Briggs Blog: What Is Wrong with Karting?

IF I HAD A DOLLAR FOR EVERY TIME I WAS ASKED THAT I’D PROBABLY BE ABLE TO JUSTIFY SOME OF THE BAD PURCHASE DECISIONS I’VE MADE IN MY LIFE.

With the number of times that this topic comes up I feel is worth talking about.  While the cost of tires, the lack of leadership and the like all play a role in limiting the growth I take a different view point than most:

Nothing is really wrong with karting except that karting hasn’t changed when the world around us has.

We live in a world where the largest generation by population has grown up in a throwaway verses repair world.  Having a mechanical skillset isn’t a necessity and in today’s world we are dinosaurs.  I hate saying it but it’s the truth. So how can we appeal to this audience when the ‘old school’ approach is to add complication and complexity through rule changes, approach, and setup so the sales of some are guaranteed by necessity?

I was reading an article where 60% of the millennials surveyed were not confident enough to change a flat tire.  Think about that.  Yet in the dirt world we are asking potential racers to be chemists or pay someone else to be for you.  This same survey showed that only 26% were confident in their ability to change their oil.  Again, we are asking families in the clone world to change their springs out every weekend if they want to be competitive.   Which builder, which ported head, or color of the rainbow engine is the best?  Think about the sheer number of choices that have to be made just to hit the track.

Karting is noooot easy.  There are no instructions. A generation has been raised to search out YouTube tutorials and forums for information only to end up with opinions stated as facts mixed with pages of arguments and turmoil.  GEE, WHERE CAN I SIGN UP?!!

Recently an employee bought a kart to cure his midlife crisis.  The very next day he stopped to ask me why Tillett offers 8 different seats and Douglas Wheels 4 different series of wheels and multiple offsets.  Hell I didn’t even know there were that many choices, that is probably why I’m getting beat! (laughing).  The sport actually used to be easier when your seat choices were black and white (actually clear but I wanted the pun).

My example isn’t to point out companies have been supporting our sport for decades.  It is to make a point that easy has become too complicated.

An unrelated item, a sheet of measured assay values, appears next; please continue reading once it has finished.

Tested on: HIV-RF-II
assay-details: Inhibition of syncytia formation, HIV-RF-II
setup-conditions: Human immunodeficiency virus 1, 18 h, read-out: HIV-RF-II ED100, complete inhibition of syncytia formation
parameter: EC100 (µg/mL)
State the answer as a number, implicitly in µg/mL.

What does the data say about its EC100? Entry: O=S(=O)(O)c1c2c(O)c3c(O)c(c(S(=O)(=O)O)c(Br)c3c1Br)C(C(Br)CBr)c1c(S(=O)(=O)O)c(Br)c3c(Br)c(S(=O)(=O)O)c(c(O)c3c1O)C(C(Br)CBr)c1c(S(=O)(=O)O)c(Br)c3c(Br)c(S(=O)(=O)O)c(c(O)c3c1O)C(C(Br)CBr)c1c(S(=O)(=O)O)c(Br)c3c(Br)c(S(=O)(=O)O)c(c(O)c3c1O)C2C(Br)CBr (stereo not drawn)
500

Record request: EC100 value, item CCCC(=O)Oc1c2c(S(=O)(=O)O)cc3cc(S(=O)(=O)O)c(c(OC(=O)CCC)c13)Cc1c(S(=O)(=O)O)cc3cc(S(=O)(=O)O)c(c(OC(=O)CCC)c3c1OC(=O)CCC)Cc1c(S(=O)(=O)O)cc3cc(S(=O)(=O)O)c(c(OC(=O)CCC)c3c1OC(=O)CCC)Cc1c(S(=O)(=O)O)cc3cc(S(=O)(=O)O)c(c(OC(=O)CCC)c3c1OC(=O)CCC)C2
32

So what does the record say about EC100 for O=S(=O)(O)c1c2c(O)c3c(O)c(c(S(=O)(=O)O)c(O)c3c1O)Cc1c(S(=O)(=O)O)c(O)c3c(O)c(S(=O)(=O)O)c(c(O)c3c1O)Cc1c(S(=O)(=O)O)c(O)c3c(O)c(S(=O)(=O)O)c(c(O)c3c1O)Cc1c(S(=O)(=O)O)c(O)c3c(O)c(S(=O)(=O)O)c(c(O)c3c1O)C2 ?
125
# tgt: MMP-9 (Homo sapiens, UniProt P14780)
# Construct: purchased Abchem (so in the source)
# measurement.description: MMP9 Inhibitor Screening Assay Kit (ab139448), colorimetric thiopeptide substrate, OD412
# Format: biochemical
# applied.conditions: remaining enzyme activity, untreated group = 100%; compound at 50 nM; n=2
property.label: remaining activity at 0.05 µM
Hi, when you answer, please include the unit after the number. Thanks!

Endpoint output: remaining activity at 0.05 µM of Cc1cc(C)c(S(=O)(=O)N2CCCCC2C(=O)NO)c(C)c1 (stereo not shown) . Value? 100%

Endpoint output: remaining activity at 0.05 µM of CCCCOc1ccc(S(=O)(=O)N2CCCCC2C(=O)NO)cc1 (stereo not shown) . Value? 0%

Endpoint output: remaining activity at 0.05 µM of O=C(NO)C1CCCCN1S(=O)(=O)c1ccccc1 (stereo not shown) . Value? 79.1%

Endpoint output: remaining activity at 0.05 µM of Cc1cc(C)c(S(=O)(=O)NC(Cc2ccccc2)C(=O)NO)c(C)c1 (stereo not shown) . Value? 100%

As a leader in the sport our 206 crate engine looked to change with today’s world.  Open a box, add oil, gas, and go.  Let’s simplify the learning curve, reduce the complexity of options, the time required, and go back to having super competitive fun.   The result of 9 years of stability, quality built by hand, and a single rule set are some of the largest fields in the country.  That said, we have a long way to go but imagine if we simplified the base of the pyramid just like we have with the engine.

Many might think that I am trying to make everything turnkey which would hurt vendors and families making a living in the sport.  I’m not trying to do that except to make the entry into the sport easier.  If we grow the sport, as a vendor or club you grow and as racer your costs stabilize or go down.   We have to give families looking to get into karting every reason to say YES rather than NO.

The leading entertainment trade magazine estimated that 35 MILLION Americans annually participate in indoor or rental park tracks.  What other form of racing has THAT many impressions and that big of opportunity?

The gatekeepers of this sport, including the leading vendors, the tire manufacturers, and series promoters should all be embarrassed.  Instead of working together to create a simple, progressive ladder system that could grow our sport beyond its best days your effort is focused on ‘winning’ the throwaway engine importer, tire, or series of the year award.  All the while our pool of racers continues to shrink.  Instead opening up your eyes you add most classes, increase your cash pay-outs, or put your series on top of another hurting us all.

The 206 sealed engine is our effort to help grow the sport as a WHOLE.  It can feed into any ladder system and turn the wheels on any tire compound ran on any brand chassis.

Imagine the health of our sport if we could just convert .2% of those 35 million racers.  We would be tearing down apartment complexes to build more tracks.

David Klaus – Director, Briggs Racing

2 thoughts on “Briggs Blog: What Is Wrong with Karting?

  1. Great article David.

    There are so many points that you are correct on. I came to karting with my son from Motocross and the one thing that I saw (he’s back to racing now) is the lack of cohesiveness within the sport of karting. In moto a 65 is a 65 is a 65 no matter where you race in the country. With karting you never know what you are going to be able to race when you travel the country. Every region has their own set up, own tire rules and there is no unity in the sport.

    WKA does nothing to help this. The 206 is the best thing to come to karting, great job. We need solidarity in the racing community.

    • With the 206, we have that (solidarity). And now with the single engine formats (Rotax, IAME, Rok) we have that in the TaG categories. Many of the rules regarding Yamaha are very similar now, but I do not believe it is 100% across the board the same.

      Really, the only issue we have with 206 is the different tire compounds at the different tracks around the country.

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